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2015 Fall Questions of Race

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A Smoking Gun: The Asteroid that Killed the Dinosaurs May Have Had Help

Any third grader can tell you what killed the dinosaurs: an asteroid that smashed into Earth 66 million years ago, obliterating T. Rex, Triceratops, and Velociraptor, and paving the way for mammals to thrive. But that theory was wildly controversial when first introduced in 1980 by Berkeley Nobel laureate Luis Alvarez and his son, Walter, […]

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Brewing Trouble: A New Process Could Make it Too Easy to Manufacture Opiates

UC Berkeley bioengineer John Dueber knows too well that sometimes the most important scientific discoveries have harmful consequences. Just recently, Dueber and a team of scientists discovered the final step in modifying common yeast cells to manufacture opiates. Their finding was published in the July issue of Nature Chemical Biology, alongside a warning urging scientists […]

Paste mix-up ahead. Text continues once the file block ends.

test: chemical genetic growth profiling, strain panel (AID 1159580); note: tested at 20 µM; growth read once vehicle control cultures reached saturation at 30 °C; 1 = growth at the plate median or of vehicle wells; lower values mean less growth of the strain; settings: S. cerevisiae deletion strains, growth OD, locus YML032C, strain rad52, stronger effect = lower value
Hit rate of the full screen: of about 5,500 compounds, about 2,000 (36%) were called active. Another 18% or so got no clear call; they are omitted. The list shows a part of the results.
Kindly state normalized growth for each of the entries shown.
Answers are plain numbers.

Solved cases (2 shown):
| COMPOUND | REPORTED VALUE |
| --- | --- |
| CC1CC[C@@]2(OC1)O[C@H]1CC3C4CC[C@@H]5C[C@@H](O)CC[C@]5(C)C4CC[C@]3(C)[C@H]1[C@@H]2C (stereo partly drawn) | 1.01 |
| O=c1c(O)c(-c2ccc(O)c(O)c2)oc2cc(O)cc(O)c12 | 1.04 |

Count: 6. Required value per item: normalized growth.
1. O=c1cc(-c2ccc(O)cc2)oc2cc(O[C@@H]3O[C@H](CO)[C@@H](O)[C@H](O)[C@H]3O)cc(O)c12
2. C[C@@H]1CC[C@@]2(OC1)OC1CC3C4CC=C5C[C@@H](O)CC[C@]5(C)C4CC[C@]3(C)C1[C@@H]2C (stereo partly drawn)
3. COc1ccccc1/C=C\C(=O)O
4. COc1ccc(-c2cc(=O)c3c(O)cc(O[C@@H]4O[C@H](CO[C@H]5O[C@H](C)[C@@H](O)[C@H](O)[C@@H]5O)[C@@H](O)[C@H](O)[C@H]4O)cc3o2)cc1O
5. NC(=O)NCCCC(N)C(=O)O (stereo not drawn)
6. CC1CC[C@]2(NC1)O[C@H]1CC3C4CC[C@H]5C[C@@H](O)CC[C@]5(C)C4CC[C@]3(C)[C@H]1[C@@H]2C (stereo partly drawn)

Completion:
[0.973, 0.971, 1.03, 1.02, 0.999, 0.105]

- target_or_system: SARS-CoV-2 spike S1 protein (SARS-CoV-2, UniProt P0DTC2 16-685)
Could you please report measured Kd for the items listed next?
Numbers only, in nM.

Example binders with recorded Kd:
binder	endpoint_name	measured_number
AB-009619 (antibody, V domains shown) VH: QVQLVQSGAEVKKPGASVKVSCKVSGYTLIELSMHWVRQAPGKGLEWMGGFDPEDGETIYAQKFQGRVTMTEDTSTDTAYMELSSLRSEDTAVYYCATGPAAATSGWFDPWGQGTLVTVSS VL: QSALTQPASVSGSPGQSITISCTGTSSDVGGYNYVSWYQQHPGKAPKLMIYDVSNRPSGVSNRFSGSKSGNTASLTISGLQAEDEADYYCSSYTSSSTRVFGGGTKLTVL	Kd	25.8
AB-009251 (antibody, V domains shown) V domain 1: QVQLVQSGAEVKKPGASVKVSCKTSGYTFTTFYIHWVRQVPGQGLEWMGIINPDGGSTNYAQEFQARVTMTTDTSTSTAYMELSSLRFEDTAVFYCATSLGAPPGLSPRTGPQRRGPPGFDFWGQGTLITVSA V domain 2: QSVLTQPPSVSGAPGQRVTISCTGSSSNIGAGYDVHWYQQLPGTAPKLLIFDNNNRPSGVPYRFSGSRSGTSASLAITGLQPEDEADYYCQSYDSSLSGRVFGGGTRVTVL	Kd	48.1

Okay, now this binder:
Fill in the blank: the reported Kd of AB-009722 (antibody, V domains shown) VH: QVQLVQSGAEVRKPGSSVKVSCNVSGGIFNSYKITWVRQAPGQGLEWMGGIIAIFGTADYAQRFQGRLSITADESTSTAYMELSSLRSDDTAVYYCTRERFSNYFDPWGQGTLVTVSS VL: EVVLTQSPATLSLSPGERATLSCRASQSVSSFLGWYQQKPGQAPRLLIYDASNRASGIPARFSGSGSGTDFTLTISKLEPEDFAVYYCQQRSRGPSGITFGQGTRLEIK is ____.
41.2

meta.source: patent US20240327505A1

Black Cop, White Cop: What can two Berkeley police from the century before tell us about race relations in America today?

It was Berkeley in the 1920s. “The Fighting Swede” was driving through town, feeling even more pugnacious than usual. That’s because he was drunk. The Swede had carved out a reputation as a barroom brawler in the waterfront dives on both sides of the Bay, and he was always more than willing to defend his title—especially when he had a snootful of booze.

Image source: Illustration by Michiko Toki

Coloring in the Lines: How Racially Diverse Should Elite Universities Be?

Over the past four decades, the issue has simmered under the surface, occasionally boiling over into lawsuits and federal complaints. That issue is Asian-American enrollment at elite universities. Percentagewise, Asian Americans are well represented, if not “overrepresented,” at UC Berkeley and other highly selective universities across the country when compared with the general population: Asians/Pacific […]